Argot



a specialized idiomatic vocabulary peculiar to a particular class or group of people, especially that of an underworld group, devised for private communication and identification:
a Restoration play rich in thieves’ argot.
the special vocabulary and idiom of a particular profession or social group:
sociologists’ argot.
Contemporary Examples

In the argot of the wonks and wizards of geopolitics, Latin America has rarely been a game changer.
Why Obama’s Trip Will Pay Off Mac Margolis March 20, 2011

The inseparable Thingumy and Bob speak an argot of spoonerisms (“Nake no totice” and so on), and carry a secret ruby.
Tove Jansson, Queen of the Moomins John Garth August 8, 2014

Heymann had little trouble adapting to the argot of the show.
Kennedy Fantasies Andrew Goldman July 23, 2009

For those unfamiliar with the argot, a “buffalo” is a “nickel” uh, five years?
Prison’s Cheap Health-Care Secret Mansfield Frazier June 22, 2011

Historical Examples

I now observed, for the first time, that argot had evidently tried to disguise himself.
The House Opposite Elizabeth Kent

“That looks good to me,” said Peter, delighted that the argot fell so aptly from his lips.
The Vagrant Duke George Gibbs

You wouldn’t understand the argot in my songs, and if you did you wouldn’t understand my being able to sing them.
Sylvia & Michael Compton Mackenzie

“It is a kind of argot which belongs only to Americans,” I answered in an undertone.
Esmeralda Frances Hodgson Burnett

I shouted, as argot (for it was indeed he) tried to fire over his shoulder.
The House Opposite Elizabeth Kent

For it was all refinement at the beginning, and wandered off into argot that was the very reverse.
The Mynns’ Mystery George Manville Fenn

noun
slang or jargon peculiar to a particular group, esp (formerly) a group of thieves
n.

1860, from French argot (17c.) “the jargon of Paris rogues and thieves,” earlier “the company of beggars,” from Middle French argot, “group of beggars,” origin unknown. Gamillscheg suggests a connection to Old French argoter “to cut off the stubs left in pruning,” with a connecting sense of “to get a grip on.” The best English equivalent is perhaps cant. The German equivalent is Rotwelsch, literally “Red Welsh,” but the first element may be connected with Middle High German rot “beggar.” Earlier in English was pedlar’s French (1520s) “language of thieves and vagabonds.”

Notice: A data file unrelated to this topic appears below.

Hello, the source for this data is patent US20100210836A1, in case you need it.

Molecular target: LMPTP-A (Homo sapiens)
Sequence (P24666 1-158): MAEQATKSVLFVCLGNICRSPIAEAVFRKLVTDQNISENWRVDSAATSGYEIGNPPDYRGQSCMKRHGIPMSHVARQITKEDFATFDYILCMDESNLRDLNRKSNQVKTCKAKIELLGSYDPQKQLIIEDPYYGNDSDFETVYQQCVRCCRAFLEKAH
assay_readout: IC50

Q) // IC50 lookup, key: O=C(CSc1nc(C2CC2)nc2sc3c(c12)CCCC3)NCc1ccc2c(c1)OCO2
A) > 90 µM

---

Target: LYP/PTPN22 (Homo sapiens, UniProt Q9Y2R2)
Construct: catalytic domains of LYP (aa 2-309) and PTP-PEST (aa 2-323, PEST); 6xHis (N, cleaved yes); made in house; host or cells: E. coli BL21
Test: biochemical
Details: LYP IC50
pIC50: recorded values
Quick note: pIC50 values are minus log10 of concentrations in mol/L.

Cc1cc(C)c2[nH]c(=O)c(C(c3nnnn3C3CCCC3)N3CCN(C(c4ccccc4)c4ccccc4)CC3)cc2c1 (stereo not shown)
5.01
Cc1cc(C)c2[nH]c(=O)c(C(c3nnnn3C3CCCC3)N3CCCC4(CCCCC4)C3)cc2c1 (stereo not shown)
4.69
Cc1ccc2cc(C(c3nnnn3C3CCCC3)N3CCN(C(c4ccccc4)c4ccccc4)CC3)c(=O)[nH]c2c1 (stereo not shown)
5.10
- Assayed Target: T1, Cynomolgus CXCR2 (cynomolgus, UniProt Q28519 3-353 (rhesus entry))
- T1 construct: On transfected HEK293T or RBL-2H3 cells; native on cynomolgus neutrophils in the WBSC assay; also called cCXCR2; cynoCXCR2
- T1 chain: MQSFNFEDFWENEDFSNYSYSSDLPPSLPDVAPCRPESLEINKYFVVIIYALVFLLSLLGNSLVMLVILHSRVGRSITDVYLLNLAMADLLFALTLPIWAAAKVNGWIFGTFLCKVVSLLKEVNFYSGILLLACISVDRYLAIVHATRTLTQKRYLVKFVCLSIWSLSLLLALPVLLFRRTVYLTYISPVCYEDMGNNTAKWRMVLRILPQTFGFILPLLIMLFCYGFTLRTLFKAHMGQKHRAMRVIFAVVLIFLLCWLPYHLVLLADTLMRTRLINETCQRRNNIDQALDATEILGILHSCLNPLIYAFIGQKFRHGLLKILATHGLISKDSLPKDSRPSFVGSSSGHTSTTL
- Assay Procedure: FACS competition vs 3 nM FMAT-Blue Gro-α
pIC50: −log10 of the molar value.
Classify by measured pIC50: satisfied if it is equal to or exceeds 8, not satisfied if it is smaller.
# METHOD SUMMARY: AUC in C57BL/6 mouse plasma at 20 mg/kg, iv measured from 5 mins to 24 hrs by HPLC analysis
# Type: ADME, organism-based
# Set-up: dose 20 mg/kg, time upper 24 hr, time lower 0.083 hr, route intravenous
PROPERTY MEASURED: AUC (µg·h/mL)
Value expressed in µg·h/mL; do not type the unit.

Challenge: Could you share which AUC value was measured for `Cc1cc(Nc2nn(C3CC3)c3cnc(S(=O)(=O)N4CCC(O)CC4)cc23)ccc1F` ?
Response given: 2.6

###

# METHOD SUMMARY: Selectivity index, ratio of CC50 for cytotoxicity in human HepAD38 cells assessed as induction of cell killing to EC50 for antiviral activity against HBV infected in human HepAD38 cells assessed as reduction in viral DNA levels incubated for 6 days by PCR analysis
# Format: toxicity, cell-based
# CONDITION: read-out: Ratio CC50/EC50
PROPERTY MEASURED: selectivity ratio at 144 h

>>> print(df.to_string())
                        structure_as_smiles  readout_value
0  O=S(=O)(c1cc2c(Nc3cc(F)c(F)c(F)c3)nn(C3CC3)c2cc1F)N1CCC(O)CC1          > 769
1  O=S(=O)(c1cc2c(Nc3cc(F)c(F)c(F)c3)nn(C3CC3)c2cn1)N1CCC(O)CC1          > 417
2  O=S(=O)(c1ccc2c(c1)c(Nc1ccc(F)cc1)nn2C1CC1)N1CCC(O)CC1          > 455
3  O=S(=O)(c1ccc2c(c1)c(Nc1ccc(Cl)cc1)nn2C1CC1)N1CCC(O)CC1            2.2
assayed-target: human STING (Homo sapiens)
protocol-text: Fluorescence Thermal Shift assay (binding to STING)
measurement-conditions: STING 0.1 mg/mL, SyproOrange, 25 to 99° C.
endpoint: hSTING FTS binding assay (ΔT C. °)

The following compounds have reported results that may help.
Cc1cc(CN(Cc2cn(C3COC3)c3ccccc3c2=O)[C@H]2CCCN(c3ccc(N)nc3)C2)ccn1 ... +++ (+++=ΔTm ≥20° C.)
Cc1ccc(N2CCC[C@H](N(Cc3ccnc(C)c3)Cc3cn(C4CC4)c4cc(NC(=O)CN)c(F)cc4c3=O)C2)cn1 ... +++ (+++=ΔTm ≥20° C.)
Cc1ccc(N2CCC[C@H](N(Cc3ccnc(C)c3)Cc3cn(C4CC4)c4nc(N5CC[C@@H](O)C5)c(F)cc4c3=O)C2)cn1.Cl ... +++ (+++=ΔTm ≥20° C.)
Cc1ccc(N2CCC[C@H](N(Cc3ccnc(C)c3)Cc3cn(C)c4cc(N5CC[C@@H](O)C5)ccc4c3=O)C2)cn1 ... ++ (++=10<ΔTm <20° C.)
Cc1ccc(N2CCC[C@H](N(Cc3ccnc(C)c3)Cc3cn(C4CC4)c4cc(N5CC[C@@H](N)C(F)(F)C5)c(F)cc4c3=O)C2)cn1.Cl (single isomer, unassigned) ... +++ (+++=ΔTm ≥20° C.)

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    a specialized idiomatic vocabulary peculiar to a particular class or group of people, especially that of an underworld group, devised for private communication and identification: a Restoration play rich in thieves’ argot. the special vocabulary and idiom of a particular profession or social group: sociologists’ argot. noun slang or jargon peculiar to a particular group, […]

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    French name of . Historical Examples Thus Vaud and Argovie were both provinces, owned and ruled by Berne. A Residence in France J. Fenimore Cooper noun the French name for Aargau



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    susceptible to debate, challenge, or doubt; questionable: Whether this is the best plan of action or not is arguable. susceptible to being supported by convincing or persuasive argument: Admirers agree that it is arguable he is the finest pianist of his generation. Contemporary Examples With the arguable exception of Volver, every movie he has released […]

  • Arguably

    susceptible to debate, challenge, or doubt; questionable: Whether this is the best plan of action or not is arguable. susceptible to being supported by convincing or persuasive argument: Admirers agree that it is arguable he is the finest pianist of his generation. Contemporary Examples BioShock Infinite is more ambitious and arguably takes bigger risks with […]



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